Nanny State Clamps Down on Salt
New Yorkers loved the nanny-state aspirations of Michael Bloomberg so much, they went and elected a Democrat mayor who also believes the government should tell people what to eat. So they should surely be cheering the decision of an appeals court this week that says NYC can begin fining restaurants that don’t properly label salty foods.
Mayor Bill de Blasio praised the decision and the “common-sense regulation that will help New Yorkers make better decisions and lead healthier lives.”
The regulation, which compels restaurants to put a little salt shaker icon next to menu items that contain more than 2,300 mgs of sodium, was passed in December. It has been mired in the courts since then, however, as the National Restaurant Association fights the rule.
“Today’s decision will force the men and women that own New York City’s restaurants to start complying with this unlawful and unprecedented sodium mandate before the court has the chance to rule on the merits of our appeal,” said the group after the decision.
In light of the ruling, NYC officials can begin levying fines of up to $600 against restaurants found to be violating the regulation.
The salt warning is hardly as cumbersome as Bloomberg’s proposal to ban 2-liter sodas, but it’s all part of the same philosophy. Americans are too stupid to figure out the complexities of eating healthy, so the government must guide this poor, ignorant flock back to pristine pastures.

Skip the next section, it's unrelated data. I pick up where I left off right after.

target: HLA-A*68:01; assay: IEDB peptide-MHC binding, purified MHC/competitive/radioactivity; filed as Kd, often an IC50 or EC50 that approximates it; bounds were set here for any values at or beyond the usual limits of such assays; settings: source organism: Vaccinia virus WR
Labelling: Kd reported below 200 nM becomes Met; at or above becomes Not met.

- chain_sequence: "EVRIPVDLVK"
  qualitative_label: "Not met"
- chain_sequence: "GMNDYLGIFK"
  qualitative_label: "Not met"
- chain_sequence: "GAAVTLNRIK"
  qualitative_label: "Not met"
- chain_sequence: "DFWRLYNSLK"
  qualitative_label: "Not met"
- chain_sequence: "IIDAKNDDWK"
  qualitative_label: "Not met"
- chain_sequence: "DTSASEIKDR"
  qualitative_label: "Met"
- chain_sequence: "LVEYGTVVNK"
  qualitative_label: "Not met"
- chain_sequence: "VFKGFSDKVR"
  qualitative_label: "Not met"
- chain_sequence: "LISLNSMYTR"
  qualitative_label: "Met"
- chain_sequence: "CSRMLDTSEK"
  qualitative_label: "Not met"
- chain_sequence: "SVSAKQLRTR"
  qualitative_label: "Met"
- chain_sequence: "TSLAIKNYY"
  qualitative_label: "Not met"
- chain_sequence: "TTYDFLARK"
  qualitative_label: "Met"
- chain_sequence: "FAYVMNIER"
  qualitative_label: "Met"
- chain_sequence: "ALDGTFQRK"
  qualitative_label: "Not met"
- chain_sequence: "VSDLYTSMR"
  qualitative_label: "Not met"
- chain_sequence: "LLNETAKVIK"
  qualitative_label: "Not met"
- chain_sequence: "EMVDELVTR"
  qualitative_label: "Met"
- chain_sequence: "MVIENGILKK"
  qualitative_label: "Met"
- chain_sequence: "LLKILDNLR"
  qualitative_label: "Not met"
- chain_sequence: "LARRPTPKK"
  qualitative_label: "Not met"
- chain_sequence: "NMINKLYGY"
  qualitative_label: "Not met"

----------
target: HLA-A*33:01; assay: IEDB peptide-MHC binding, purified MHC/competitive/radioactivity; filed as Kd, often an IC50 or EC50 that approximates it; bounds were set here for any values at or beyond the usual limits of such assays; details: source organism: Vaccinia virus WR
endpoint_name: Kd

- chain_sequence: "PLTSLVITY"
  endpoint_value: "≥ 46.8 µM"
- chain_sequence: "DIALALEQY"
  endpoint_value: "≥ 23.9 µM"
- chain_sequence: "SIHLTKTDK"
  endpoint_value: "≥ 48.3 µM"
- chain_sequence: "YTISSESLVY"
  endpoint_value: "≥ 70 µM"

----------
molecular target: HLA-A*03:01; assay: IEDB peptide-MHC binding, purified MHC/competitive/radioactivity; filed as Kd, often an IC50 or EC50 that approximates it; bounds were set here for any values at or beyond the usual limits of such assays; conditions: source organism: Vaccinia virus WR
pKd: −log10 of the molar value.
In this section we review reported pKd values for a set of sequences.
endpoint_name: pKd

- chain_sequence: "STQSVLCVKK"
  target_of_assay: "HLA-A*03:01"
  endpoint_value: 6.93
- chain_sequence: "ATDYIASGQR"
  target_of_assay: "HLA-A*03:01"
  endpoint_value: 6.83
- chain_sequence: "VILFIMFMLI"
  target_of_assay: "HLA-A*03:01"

The thing is, anyone even slightly concerned about their diet is not going to be scarfing down meals with a day’s worth of salt in them to begin with. And anyone who doesn’t care won’t be made to care by a picture of a salt-shaker.
Even if the regulations would make a difference, it wouldn’t justify them.
Religious freedom laws compel the government to meet a high standard when curtailing a person’s rights. We should consider adopting that standard for every action of the government. If regulators want to step in, they should be forced to prove their case. As it stands, zealous regulators act on hunches, theories, and an overwhelming desire to fill the public coffers with private profit. And every time they act, our freedoms are diminished.
Does the government have an interest in protecting the public health? Of course. That’s what awareness programs are for. That’s what research is for.
But there’s a world of difference between telling your citizens what they should do and telling them what they must do. In a free country, we should save the latter for only the most serious of circumstances.
Pass the salt.